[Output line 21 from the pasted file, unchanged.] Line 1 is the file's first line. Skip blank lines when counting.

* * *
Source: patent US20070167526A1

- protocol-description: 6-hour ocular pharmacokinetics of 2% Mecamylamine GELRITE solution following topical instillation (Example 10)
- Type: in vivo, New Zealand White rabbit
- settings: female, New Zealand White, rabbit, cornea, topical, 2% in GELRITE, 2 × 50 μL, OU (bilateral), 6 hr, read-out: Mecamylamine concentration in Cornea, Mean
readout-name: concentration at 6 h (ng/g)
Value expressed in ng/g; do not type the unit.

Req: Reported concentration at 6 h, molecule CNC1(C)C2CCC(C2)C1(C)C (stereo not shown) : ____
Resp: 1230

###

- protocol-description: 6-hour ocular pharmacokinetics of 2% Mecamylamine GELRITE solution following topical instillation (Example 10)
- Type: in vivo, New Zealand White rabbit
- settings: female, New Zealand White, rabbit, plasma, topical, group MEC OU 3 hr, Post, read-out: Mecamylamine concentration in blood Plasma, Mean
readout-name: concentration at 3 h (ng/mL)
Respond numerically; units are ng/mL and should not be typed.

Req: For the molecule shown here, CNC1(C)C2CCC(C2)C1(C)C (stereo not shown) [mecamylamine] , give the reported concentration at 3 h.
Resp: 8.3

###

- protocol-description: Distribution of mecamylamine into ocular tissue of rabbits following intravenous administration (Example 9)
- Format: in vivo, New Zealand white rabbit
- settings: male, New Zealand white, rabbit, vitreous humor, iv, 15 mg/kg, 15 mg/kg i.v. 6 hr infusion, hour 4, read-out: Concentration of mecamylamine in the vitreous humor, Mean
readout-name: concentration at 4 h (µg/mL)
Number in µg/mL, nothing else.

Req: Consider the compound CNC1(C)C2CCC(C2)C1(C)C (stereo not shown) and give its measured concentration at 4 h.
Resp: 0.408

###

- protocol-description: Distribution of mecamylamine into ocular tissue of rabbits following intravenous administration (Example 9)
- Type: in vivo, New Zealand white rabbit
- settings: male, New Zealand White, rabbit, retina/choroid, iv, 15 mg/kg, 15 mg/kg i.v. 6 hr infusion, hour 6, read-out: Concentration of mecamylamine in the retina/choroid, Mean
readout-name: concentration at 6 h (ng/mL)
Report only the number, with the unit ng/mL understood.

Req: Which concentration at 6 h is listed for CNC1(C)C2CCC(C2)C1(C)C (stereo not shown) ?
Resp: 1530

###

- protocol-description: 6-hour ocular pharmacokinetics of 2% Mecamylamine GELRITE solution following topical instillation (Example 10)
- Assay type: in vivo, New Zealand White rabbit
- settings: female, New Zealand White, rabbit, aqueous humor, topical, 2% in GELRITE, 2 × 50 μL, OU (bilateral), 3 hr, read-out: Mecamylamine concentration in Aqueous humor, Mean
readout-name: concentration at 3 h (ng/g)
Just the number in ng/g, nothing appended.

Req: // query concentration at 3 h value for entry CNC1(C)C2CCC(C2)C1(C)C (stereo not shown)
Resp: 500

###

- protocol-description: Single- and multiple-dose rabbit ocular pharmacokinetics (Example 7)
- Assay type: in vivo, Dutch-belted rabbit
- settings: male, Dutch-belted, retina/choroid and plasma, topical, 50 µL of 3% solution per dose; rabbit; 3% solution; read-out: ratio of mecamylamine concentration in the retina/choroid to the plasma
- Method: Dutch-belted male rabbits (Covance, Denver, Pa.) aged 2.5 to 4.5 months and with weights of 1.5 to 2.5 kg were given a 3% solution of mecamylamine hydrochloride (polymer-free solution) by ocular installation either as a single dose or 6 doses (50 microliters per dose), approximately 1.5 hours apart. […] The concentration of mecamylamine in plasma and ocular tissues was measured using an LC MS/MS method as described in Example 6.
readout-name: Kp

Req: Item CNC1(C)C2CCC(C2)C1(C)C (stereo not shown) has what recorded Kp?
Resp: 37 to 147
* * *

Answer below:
readout-name: concentration at 4 h (µg/mL)